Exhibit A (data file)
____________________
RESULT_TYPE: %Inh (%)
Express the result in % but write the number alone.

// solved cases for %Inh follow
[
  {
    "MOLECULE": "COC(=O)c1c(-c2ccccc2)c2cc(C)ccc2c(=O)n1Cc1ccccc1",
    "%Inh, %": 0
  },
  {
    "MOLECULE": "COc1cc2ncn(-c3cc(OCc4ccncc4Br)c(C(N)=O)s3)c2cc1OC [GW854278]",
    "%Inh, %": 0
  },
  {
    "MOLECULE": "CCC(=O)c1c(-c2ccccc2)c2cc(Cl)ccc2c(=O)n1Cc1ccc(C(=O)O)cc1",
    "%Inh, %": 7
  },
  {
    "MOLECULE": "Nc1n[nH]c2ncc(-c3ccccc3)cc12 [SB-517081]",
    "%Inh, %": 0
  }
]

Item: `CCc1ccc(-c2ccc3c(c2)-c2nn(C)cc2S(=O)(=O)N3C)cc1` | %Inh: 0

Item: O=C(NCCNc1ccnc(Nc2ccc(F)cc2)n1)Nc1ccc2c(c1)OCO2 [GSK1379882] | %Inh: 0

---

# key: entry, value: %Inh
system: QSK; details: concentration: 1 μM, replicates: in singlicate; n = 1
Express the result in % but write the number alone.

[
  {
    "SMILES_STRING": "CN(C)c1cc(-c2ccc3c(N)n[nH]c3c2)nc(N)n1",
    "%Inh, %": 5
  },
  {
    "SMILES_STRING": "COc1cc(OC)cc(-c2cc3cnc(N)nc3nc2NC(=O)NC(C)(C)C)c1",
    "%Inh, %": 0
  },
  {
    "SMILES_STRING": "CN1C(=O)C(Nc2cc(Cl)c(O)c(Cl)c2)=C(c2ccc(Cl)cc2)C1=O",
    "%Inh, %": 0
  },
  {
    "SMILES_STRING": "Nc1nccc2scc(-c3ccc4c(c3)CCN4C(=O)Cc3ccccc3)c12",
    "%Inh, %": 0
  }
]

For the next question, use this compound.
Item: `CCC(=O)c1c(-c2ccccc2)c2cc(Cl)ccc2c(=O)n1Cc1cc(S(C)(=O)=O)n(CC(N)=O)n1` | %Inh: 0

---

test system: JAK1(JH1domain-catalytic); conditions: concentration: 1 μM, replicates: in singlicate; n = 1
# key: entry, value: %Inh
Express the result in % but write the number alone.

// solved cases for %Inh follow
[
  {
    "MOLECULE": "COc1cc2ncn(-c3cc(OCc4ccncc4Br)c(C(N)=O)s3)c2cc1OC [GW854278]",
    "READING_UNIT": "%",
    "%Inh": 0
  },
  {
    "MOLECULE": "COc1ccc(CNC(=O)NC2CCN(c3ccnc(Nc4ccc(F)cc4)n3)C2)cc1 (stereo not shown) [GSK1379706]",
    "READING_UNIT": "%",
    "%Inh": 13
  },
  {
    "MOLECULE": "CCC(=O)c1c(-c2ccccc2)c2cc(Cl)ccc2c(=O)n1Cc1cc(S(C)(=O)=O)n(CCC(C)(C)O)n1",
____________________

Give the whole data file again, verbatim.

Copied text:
RESULT_TYPE: %Inh (%)
Express the result in % but write the number alone.

// solved cases for %Inh follow
[
  {
    "MOLECULE": "COC(=O)c1c(-c2ccccc2)c2cc(C)ccc2c(=O)n1Cc1ccccc1",
    "%Inh, %": 0
  },
  {
    "MOLECULE": "COc1cc2ncn(-c3cc(OCc4ccncc4Br)c(C(N)=O)s3)c2cc1OC [GW854278]",
    "%Inh, %": 0
  },
  {
    "MOLECULE": "CCC(=O)c1c(-c2ccccc2)c2cc(Cl)ccc2c(=O)n1Cc1ccc(C(=O)O)cc1",
    "%Inh, %": 7
  },
  {
    "MOLECULE": "Nc1n[nH]c2ncc(-c3ccccc3)cc12 [SB-517081]",
    "%Inh, %": 0
  }
]

Item: `CCc1ccc(-c2ccc3c(c2)-c2nn(C)cc2S(=O)(=O)N3C)cc1` | %Inh: 0

Item: O=C(NCCNc1ccnc(Nc2ccc(F)cc2)n1)Nc1ccc2c(c1)OCO2 [GSK1379882] | %Inh: 0

---

# key: entry, value: %Inh
system: QSK; details: concentration: 1 μM, replicates: in singlicate; n = 1
Express the result in % but write the number alone.

[
  {
    "SMILES_STRING": "CN(C)c1cc(-c2ccc3c(N)n[nH]c3c2)nc(N)n1",
    "%Inh, %": 5
  },
  {
    "SMILES_STRING": "COc1cc(OC)cc(-c2cc3cnc(N)nc3nc2NC(=O)NC(C)(C)C)c1",
    "%Inh, %": 0
  },
  {
    "SMILES_STRING": "CN1C(=O)C(Nc2cc(Cl)c(O)c(Cl)c2)=C(c2ccc(Cl)cc2)C1=O",
    "%Inh, %": 0
  },
  {
    "SMILES_STRING": "Nc1nccc2scc(-c3ccc4c(c3)CCN4C(=O)Cc3ccccc3)c12",
    "%Inh, %": 0
  }
]

For the next question, use this compound.
Item: `CCC(=O)c1c(-c2ccccc2)c2cc(Cl)ccc2c(=O)n1Cc1cc(S(C)(=O)=O)n(CC(N)=O)n1` | %Inh: 0

---

test system: JAK1(JH1domain-catalytic); conditions: concentration: 1 μM, replicates: in singlicate; n = 1
# key: entry, value: %Inh
Express the result in % but write the number alone.

// solved cases for %Inh follow
[
  {
    "MOLECULE": "COc1cc2ncn(-c3cc(OCc4ccncc4Br)c(C(N)=O)s3)c2cc1OC [GW854278]",
    "READING_UNIT": "%",
    "%Inh": 0
  },
  {
    "MOLECULE": "COc1ccc(CNC(=O)NC2CCN(c3ccnc(Nc4ccc(F)cc4)n3)C2)cc1 (stereo not shown) [GSK1379706]",
    "READING_UNIT": "%",
    "%Inh": 13
  },
  {
    "MOLECULE": "CCC(=O)c1c(-c2ccccc2)c2cc(Cl)ccc2c(=O)n1Cc1cc(S(C)(=O)=O)n(CCC(C)(C)O)n1",